Here are the key news, trends, and analysis investors need to start their trading day:
1. Wall Street collapses after closing another day of record highs
Traders operate on the floor of the New York Stock Exchange (NYSE) on July 21, 2021.
Brendan McDermid | Reuters
US futures were under pressure on Tuesday, a day after the Dow Jones Industrial Average, with the S&P 500 and Nasdaq posting a fifth straight session in profits and another day with record highs. The Federal Reserve will hold its two-day July meeting on Tuesday and Wednesday with the future for interest rates, bond purchases and inflation on the agenda. Big Tech’s earnings are expected to arrive after the bell on Tuesday. The reporting season in the second quarter was stronger than expected. According to FactSet, 88% of the S&P 500 companies have so far had a positive EPS surprise. If this is the final record, it would be the highest since FactSet started tracking the metric in 2008.
2. Big tech wins start after the closing bell
Tim Cook, CEO of Apple (L), Satya Nadella, CEO of Microsoft (C) and Sundar Pichai, CEO of Google.
3. Tesla tops $ 1 billion in quarterly net income for the first time
SpaceX founder and Tesla CEO Elon Musk looks on when he visits the construction site of Tesla’s Gigafactory in Grünheide near Berlin on May 17, 2021.
Michele Tantussi | AFP
Tesla stock rose about 1.5% in the premarket on Tuesday, the morning after the electric automaker reported earnings of $ 1.45 per share on sales of $ 11.96 billion. Both exceeded expectations. Tesla has topped quarterly net income of $ 1 billion for the first time, ten times more than the same period last year. The company also reported a $ 23 million impairment loss related to the bitcoin it holds on its balance sheet. The world’s largest cryptocurrency collapsed more than 40% in the second quarter, leaving Tesla’s holdings worth much less than the nearly $ 2.5 billion at the end of the first quarter. During Tesla’s post-earnings conference call, CEO Elon Musk said he likely won’t appear on future calls unless he has “something really important” to communicate.
4. GE, UPS top estimates for earnings and sales
Larry Culp, CEO, General Electric
Scott Mlyn | CNBC
General Electric’s shares rose more than 3.5% in pre-trading hours after the troubled conglomerate’s earnings and sales beat estimates in the second quarter. GE also said Tuesday that it expects free cash flow of $ 3.5 billion to $ 5 billion in 2021, up from its previous forecast of $ 2.5 billion to $ 4.5 billion. Free cash flow is closely monitored by investors as a sign of the health of GE’s business and ability to pay off debt.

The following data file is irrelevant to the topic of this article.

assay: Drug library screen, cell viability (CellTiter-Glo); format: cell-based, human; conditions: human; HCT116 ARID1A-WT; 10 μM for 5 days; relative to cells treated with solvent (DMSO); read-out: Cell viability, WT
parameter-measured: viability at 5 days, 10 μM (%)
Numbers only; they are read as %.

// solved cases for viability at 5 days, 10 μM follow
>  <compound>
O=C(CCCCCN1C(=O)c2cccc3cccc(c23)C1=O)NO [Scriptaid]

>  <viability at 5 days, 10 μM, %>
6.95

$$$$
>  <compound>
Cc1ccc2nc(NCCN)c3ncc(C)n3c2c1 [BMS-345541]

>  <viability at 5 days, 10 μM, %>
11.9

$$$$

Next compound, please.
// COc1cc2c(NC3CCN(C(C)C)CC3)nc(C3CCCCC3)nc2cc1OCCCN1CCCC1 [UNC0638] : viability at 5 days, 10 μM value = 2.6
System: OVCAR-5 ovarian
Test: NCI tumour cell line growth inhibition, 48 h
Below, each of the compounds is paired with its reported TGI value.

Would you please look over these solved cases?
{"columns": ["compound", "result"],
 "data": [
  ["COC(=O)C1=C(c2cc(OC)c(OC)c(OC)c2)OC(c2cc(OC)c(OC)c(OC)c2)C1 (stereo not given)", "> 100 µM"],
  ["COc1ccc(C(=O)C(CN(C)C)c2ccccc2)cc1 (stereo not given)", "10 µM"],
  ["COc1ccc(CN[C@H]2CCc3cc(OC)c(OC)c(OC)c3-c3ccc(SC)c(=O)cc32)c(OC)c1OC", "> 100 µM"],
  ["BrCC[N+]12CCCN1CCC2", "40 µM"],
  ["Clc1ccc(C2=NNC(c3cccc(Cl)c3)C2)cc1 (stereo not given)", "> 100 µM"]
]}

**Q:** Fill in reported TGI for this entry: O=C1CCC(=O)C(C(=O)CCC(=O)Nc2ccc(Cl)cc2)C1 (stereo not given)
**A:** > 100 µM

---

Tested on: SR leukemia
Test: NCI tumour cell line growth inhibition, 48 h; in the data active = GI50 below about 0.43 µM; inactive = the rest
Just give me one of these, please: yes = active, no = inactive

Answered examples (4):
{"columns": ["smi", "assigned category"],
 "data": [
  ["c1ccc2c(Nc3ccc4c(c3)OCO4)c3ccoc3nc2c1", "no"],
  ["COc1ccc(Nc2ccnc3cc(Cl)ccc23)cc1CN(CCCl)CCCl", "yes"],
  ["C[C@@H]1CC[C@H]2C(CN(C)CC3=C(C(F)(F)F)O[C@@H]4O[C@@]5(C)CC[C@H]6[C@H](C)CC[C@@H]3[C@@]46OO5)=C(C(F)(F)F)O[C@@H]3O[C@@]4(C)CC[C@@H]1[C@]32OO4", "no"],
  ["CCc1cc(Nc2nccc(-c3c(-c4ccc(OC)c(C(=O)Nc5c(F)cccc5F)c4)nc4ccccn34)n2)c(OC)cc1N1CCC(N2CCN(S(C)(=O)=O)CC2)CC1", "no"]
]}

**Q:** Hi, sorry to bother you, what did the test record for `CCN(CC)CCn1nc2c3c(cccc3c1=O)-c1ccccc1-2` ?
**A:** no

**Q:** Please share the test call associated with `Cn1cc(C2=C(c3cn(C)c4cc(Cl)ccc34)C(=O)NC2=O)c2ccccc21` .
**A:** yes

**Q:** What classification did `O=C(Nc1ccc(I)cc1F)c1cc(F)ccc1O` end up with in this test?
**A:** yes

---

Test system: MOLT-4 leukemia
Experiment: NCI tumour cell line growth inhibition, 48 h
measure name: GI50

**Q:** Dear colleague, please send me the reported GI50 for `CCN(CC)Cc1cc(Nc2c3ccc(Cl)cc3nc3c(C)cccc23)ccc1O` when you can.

UPS CEO Carol Tome meets with workers
United Parcel Service shares fell about 2% in the premarket after the delivery giant announced second-quarter earnings and revenue on Tuesday that beat estimates. Under its CEO Carol Tome, UPS has curbed costs and focused on high-margin packages as part of its “better not bigger” strategy.
5. House Selection Board to Attack Capitol Building to hold first hearing
U.S. Representative Liz Cheney (R-WY) with Chairman Bennie Thompson (D-MS) and members of the Special Committee to Investigate the Jan. 6 attack on the U.S. Capitol speak after meeting House Speaker Nancy Pelosi ( D-CA) with reporters on July 1, 2021 at the Capitol in Washington, USA.
Jonathan Ernst | Reuters
The House of Representatives special committee investigating the deadly pro-Trump invasion of the U.S. Capitol will hold its first hearing on Tuesday. The panel will hear directly from four law enforcement officers about their struggles in defense of the Capitol from the mob. Wyoming Representative Liz Cheney, who was ousted from GOP leadership after refusing to criticize Donald Trump for falsely claiming the 2020 elections were rigged, is one of two Republicans appointed to the committee to date . The other Republican is Rep. Adam Kinzinger of Illinois. House spokeswoman Nancy Pelosi previously turned down two of GOP leaders Kevin McCarthy for the committee.
– Reuters contributed to this report. Follow all market activity like a pro on CNBC Pro. Get the latest on the pandemic with coronavirus coverage from CNBC.